Thursday, May 23, 2013

Heirloom Cauliflower and Soup

We love this time of the year as fresh vegetables become available. Held in highest regard are the Brassicas_ kale, cabbage, broccoli, Brussels sprouts, cauliflower... that genus of plants in the mustard family (Brassicaceae) that grows particularly well nearly all year long.

This past week we harvested the first B. oleracea 'Snowball', a beautiful and firm snow-white head, an heirloom that has been a favorite for over a hundred years. Eat it raw or roast it with garlic and extra virgin olive oil. Make soup, and we did. Shared with several of our neighbors, and the remainder was frozen in small quantities to be enjoyed later in the year.  

Creamy Cauliflower Soup from Diana's kitchen

2 TB butter
2 TB extra virgin olive oil
2 cups onion, chopped
2 cups celery, chopped
2-3 carrots (about 1 cup), chopped
1 extra-large head cauliflower, separated into florets, chopped
2 TB fresh parsley, chopped
1 teaspoon freshly ground black pepper
2/3 cup good white wine
5-6 cups organic chicken stock
1 TB fresh tarragon, chopped
¼ teaspoon cayenne (optional)
2 fresh bay leaves
1 teaspoon salt
¾ cup cream or half and half

Remove the outer leaves and thick core of the cauliflower; coarsely chop the cauliflower florets and set aside.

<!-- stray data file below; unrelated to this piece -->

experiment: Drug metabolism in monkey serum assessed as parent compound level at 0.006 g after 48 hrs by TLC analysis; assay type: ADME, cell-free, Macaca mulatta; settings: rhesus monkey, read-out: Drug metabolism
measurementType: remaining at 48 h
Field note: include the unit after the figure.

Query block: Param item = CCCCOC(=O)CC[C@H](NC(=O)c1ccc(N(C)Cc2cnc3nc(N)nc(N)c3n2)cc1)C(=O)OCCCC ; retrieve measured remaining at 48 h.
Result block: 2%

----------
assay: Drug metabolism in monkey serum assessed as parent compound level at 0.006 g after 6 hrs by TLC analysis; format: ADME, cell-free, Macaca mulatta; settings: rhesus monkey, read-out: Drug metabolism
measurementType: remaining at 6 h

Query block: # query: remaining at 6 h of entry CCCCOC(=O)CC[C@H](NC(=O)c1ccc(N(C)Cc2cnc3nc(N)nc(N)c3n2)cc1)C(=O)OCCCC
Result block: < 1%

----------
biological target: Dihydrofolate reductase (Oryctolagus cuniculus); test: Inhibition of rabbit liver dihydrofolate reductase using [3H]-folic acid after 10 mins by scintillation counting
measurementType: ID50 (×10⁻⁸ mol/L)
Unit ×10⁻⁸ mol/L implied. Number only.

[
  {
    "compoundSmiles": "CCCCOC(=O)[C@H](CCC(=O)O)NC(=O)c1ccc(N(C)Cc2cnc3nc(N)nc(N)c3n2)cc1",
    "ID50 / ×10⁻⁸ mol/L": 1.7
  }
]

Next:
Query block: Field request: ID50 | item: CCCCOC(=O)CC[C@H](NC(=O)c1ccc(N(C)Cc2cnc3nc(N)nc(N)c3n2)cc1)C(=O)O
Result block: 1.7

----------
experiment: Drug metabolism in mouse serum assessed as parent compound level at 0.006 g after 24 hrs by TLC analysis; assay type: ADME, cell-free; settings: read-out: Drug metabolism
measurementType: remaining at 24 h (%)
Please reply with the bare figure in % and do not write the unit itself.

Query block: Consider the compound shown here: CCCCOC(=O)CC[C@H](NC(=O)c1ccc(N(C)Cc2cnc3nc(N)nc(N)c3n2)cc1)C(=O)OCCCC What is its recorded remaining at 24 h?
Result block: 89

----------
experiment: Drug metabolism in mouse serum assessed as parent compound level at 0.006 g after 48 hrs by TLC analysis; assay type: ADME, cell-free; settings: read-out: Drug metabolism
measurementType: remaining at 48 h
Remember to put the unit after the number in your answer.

Heat the butter and olive oil in a large Dutch oven, add the onion and sauté about 5 minutes until it is slightly translucent. Add celery and carrots and cook for several minutes more. Add the cauliflower, parsley, and black pepper, stir and heat through. Cover the pot and simmer for about 15 minutes, occasionally stirring.
Add the wine, chicken stock (see note below), tarragon, cayenne and bay leaf. Bring to a boil, then reduce to simmer. Cover and simmer for 15-20 minutes more until all the vegetables are very tender. Keep lid slightly ajar.

Remove and discard the bay leaves, and allow the soup to cool slightly. Use an immersion blender to purée the soup or transfer in batches to a blender or a food processor, processing until smooth. Be extra careful in handling the hot soup.

Adjust any seasoning (salt or pepper to taste). Add the cream and heat through, but do not boil once that has been added. Remove from heat and serve garnished with a dollop of yogurt and just a touch of parsley or a few chives from the garden.

Note: Add only enough chicken stock to barely cover the vegetables. More can be added at the end of the cooking cycle for any consistency adjustment. If using a small head of cauliflower, reduce the amount of vegetables to half.

 "... cauliflower is nothing but cabbage with a college education". ~ Mark Twain

PS: I hope you have an herb garden, as it is so easy to maintain. What great pleasure to walk outside the kitchen door and snip that which you require.